Aside from all of the complaining and the Oakland Tribune article below which reports some overzealous behavior by Aimee Allison supporters she has no control over, one aspect of this heated race has been almost deliberately ignored: it's a race of black versus white.
This fact is not lost on me when I walk by Pat Kernighan's headquarters and see all of the faces, by far white, some Asian, and I've not seen anyone black to date. By contrast, Aimee Allison's supporters are far more represented by people of color.
It doens't say much that's good that Councilmember Kernighan has so little support amoung people of color compared to Aimee. But the simple reason for this is Pat doesn't reach out to anyone who is of color. I'm not talking about going to the NAACP office and begging for black friends, but just plain establishing and maintainng friends of color in Oakland. There's no trick to this.
Instead, what we get is an obviously polarized race that's really about class and color. One of Pat's supporters hangs out at Easy -- that place where the guy with an obvious race problem was and I don't go to. (Hey, the owner appologized, but as I've said before, it's the clientele that concerns me. )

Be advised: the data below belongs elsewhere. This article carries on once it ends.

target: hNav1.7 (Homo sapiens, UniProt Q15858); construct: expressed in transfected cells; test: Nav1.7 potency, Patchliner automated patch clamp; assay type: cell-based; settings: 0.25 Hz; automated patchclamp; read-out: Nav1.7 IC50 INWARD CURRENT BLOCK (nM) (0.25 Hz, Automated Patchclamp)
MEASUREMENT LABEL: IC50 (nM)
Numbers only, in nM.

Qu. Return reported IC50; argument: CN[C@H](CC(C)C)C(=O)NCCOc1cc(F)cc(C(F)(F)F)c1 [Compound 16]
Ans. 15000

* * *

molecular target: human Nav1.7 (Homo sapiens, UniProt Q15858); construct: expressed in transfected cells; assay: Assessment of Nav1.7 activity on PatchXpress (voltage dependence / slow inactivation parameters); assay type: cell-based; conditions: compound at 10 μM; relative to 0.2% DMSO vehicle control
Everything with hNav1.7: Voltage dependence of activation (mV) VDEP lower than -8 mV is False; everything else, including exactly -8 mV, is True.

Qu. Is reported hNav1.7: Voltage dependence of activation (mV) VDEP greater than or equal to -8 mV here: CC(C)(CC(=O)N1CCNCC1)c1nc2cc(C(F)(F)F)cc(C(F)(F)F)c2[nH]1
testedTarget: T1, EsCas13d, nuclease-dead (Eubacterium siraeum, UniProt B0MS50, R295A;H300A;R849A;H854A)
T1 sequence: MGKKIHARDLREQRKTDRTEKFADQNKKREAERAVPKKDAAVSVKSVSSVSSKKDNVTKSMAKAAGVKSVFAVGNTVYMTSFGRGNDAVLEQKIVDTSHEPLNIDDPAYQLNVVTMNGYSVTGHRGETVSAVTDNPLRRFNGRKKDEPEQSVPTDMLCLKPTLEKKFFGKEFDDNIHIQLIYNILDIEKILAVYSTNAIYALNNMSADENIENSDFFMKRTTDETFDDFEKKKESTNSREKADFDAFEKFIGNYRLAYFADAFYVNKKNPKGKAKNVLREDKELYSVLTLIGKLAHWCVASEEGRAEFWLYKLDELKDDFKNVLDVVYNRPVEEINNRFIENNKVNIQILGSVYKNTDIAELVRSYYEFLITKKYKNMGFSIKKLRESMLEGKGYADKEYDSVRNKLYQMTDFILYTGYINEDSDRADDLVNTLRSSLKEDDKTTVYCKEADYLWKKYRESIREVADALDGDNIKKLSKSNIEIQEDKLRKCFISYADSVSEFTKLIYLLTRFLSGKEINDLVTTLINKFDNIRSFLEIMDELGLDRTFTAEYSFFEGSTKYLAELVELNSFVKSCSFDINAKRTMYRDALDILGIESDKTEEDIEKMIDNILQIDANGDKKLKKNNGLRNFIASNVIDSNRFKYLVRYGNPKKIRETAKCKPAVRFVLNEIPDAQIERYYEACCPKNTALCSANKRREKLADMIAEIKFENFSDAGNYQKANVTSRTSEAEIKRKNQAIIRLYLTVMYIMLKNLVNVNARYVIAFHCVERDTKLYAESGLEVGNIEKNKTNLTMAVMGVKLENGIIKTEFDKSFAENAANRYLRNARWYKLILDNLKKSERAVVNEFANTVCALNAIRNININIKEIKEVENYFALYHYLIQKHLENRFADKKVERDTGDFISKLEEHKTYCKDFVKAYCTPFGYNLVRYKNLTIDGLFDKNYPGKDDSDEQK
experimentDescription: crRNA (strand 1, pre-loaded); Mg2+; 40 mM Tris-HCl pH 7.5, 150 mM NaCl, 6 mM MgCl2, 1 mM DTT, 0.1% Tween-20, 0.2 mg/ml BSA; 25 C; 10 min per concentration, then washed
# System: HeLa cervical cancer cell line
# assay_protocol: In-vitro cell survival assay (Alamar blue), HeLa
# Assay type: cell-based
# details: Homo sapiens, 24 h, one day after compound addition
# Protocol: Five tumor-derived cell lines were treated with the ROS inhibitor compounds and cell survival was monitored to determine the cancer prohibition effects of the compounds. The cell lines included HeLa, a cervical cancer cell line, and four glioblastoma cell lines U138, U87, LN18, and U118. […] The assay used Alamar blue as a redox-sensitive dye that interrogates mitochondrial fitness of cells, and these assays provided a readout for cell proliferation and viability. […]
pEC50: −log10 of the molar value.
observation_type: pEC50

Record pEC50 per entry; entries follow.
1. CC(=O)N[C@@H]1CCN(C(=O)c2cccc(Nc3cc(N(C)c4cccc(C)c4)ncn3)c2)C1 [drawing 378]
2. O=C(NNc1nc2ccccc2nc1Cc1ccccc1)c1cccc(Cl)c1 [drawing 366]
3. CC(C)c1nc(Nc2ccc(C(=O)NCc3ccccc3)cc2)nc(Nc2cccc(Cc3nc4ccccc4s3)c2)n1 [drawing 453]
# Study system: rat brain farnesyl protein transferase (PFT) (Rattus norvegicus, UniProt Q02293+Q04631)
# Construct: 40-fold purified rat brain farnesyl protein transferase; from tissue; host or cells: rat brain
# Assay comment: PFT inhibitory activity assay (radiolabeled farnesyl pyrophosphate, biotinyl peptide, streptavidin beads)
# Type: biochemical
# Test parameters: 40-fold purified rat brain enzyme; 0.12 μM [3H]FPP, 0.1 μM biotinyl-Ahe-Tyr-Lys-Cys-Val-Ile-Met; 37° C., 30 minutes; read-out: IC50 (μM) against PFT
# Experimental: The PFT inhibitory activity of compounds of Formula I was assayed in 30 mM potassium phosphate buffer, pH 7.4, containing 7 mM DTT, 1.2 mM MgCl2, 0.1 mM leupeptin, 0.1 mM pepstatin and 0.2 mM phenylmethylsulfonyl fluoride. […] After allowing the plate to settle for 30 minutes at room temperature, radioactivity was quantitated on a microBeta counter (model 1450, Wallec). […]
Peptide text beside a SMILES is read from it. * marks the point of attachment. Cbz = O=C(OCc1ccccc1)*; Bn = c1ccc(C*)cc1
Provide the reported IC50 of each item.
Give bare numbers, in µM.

But even beyond that, I can't remember a race that wasn't for Mayor of Oakland that pitted two people, one black, the other white, and so very different. One kudos I consistently give to Councilmember Nancy Nadel is that she's got a diverse base of support and certainly a lot of black friends. I may disagree with her on issues, but I do like that fact about her. If she were running in District Two, the campaign would not be so ugly.
The bottom line is that if Pat had more friends of color, this race would not be so totally filled with contrasts. I like both Aimee and Pat, but personally feel Aimiee's a breath of freah air the district and Oakland really needs.
This is not because Aimee's black, but it's her personality and zeal. Pat's good, but just... Different. She -- by personality and focus -- meets the comfort level of the middle-aged, middle class (thank God they still exist) and mostly White part of population in the District. I personally think she can cast her net wider -- as John Russo has done -- but for reasons that sit in the back of her head, this has not happened.
Electon Day will certainly be interesting, that's for sure.
Allison supporters' mailer sparks fury
Candidate 'distressed' over negative tactics; Kernighan calls opponent a hypocrite By Heather MacDonald, STAFF WRITER - OAKLAND Tribune
Article Last Updated:11/02/2006 03:58:05 AM PST